Valerie Nieman headshot

Valerie Nieman



At this moment in time which of your own poems is your personal favorite, and why?


The Leopard Lady Speaks

This leopard-skin come onto me

when I lost love,

(this is not for the marks to know)

when my man’s absence 

set a hot kindle of distrust

that blowed back on me

as lack of faith 

in what is more worthy 

than some handful of spit and dust.

No wonder I lost

my natural color, trying to be

all things to him, and him not wanting

what I ever was or become or any between—

turning away like a spoiled child,

turning away like the sun eat up

by the moon, and not my doing

or undoing.

I scourged my soul,

turning myself inside out

to make him a better tent

against the weather of the world,

stretching myself across his failings

like a worn-through quilt 

on a wide cold bed.

They weren’t enough left of me

to fill a thimble, then,

but I gathered myself back up

and stood, feet reasonable

to the earth, liver’n lights settling back 

like I’d been dropped

from a high place,

and I was about satisfied,

but the letting-go of that man—

him of me then me of him—

left me streaked, specked, and spotted

like the flocks of Jacob,

and I opened my mouth to say 

the true things that underprop the world.





I chose this poem because it first chose me.  I was sitting with pen in hand, wait for lightning to strike, and it did — this voice arrived and kept visiting with me for many years until the entire story of Dinah (the Leopard Lady), the Professor, and their lives on the road with a mid-century carnival sideshow came into being. I didn’t so much write as excavate, make a space for her being.


Valerie Nieman’s third poetry collection, Leopard Lady: A Life in Verse, includes work that first appeared in The Missouri Review, Chautauqua, and The Southern Poetry Review. “Steeped in sideshow tradition, and addressing issues of race, gender, self-concept, and creative expression, your book is beautifully written,” writes Lisa Schaefer, curator of The Coney Island Museum. Her fourth novel, To the Bones, a mystery/horror tale that takes on the coal industry and its effects on Appalachia, was published in 2019. Her poetry has appeared widely, from The Georgia Review to Crannog, and has been published in numerous anthologies, including Eyes Glowing at the Edge of the Woods and Ghost Fishing: An Eco-Justice Poetry Anthology. She has held state and NEA creative writing fellowships. A graduate of West Virginia University and Queens University of Charlotte and a former journalist, she teaches creative writing at North Carolina A&T State University. 


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My Personal Favorite: Joy Gaines-Friedler

Joy Gaines-Friedler
At this moment in time, which of your own poems is your personal favorite and why?



Not of bones or humiliations we lie with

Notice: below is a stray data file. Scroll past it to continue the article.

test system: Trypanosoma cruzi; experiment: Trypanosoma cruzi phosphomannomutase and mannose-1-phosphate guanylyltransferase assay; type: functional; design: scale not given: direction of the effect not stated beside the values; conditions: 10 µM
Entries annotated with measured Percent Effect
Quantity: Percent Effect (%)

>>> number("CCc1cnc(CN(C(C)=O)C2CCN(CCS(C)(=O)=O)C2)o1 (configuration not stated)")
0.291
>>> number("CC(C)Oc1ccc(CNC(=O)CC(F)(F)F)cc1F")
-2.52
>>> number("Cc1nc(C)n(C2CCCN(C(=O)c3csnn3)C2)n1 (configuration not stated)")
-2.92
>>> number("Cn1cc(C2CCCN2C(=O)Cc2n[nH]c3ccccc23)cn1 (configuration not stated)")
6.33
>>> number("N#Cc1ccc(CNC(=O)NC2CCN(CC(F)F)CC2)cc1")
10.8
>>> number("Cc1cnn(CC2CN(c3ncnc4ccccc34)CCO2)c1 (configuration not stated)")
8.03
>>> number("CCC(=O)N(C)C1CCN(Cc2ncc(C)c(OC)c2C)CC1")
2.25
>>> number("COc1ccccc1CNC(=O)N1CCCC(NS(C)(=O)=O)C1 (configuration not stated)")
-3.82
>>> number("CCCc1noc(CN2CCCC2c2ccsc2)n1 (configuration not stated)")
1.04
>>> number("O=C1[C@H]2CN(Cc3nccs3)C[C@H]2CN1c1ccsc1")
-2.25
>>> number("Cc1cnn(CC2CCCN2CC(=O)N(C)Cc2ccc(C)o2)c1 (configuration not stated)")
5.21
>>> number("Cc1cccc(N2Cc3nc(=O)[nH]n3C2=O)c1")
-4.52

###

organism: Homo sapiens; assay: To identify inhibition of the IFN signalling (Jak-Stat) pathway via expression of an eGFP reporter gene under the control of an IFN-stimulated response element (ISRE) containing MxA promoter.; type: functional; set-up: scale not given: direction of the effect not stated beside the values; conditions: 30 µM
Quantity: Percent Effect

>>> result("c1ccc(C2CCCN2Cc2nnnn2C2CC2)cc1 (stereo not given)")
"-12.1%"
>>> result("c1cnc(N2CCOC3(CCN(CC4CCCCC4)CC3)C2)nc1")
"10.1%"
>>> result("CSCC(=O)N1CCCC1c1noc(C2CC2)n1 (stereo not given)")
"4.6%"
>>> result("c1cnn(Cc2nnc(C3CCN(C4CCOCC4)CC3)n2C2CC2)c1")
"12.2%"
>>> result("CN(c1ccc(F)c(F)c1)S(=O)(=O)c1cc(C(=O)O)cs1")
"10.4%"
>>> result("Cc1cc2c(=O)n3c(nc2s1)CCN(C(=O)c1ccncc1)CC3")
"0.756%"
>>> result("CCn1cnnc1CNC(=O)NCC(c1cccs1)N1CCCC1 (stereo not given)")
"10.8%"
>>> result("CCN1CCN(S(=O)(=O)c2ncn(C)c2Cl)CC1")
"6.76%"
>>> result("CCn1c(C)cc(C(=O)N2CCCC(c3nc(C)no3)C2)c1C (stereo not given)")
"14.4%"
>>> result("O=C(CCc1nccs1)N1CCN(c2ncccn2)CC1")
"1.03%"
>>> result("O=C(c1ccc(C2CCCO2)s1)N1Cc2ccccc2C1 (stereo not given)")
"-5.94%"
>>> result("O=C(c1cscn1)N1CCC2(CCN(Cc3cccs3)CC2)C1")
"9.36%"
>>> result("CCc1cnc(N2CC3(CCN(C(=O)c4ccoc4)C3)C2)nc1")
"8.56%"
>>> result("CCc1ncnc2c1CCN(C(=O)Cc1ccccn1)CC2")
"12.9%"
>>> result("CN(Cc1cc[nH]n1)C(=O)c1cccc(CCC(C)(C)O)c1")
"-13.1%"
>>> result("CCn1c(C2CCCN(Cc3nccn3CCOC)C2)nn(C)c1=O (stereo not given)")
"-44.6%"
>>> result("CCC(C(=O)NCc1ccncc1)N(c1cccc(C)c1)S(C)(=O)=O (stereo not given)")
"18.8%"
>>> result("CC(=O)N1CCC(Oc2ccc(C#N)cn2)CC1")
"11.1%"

thankful for the alarm of another day,

but of the squirrel who found her way

into the tube feeder, sought black oilers,

their seedy scent, the way the apple

in its sun-glow, tempted Eve. Pungent

apple-scent like the scent

of Adam himself, his skin, his hair,

maybe now I’ve gone too far, but isn’t

that what the squirrel sought there

in the feeder I filled, I hung?

Her clever mind figured the lid off,

reckoned a way to the manna there,

the way the man whose elbow rested

confident on his knee as he flicked

ashes from his cigarette, whose music

lined his walls alphabetically, whose love

of mysteries pulled me from my marriage

into a conduit of seed, no

consciousness of how deeply the tube

held food or what might be at the end—

no end at all. Dug in, I consumed

my way to the bottom, found myself

trapped. She died there. Suffocated.

When all she wanted was to be fed.


We come to poetry every day, different, altered, new perhaps. Each day I read the same poem differently. This is the magic of art. Like the warm chord we finally hear, the pale blue stroke we hadn’t noticed before. This is why I struggled with this question: which is currently my favorite. I find myself in need of certain poems on certain days. So today, it is this poem, Burial from Capture Theory. “Not of bones” the opening line begins, or of “humiliations” – but of the squirrel who found her way into the bird feeder, who sought what she needed there. And got trapped. It’s a stunning metaphor.

Joy Gaines-Friedler’s works include three books of poetry, Like Vapor, Dutiful Heart and Capture Theory which is a Foreword Review 2018 Book Of The Year Finalist. She is a multiple Pushcart Prize nominee and the winner of the 2016 Margo Lagattuta Poetry Prize. Featured in The Bloomsbury Anthology of Jewish American Poetry and the award winning Poetry in Michigan in Poetry, Joy’s work has received numerous awards from, among others, Ekphrastic Magazine, The Patterson Review, and The Marjorie Wilson Award for Excellence in Poetry. Joy holds an MFA in Creative Writing and teaches for a variety of non-profits in the Detroit area including literary arts programs, social justice programs, and the PCAP – Prison Creative Arts Project through the University of Michigan.

Image result for capture theory joy gaines



One last announcement….

Join me at Bo’s Kitchen in NYC on June 18th! Call ahead for reservations. Have a wonderful summer, everyone!


My Personal Favorite: Deborah Schwartz

***Post is a few days early because of the AWP conference.***


Black Star in the Black Sky, I See You

And you see a woman carrying another woman.

When they get to where they are going

they put each other down,

one at a time to buy their goods.

An accordion, no, a bagpipe’s open note plays

for all of us. It plays an etude of blood storms,

of arms hugging on for dear life.

You tell a man without too much hair

that life has not passed him by.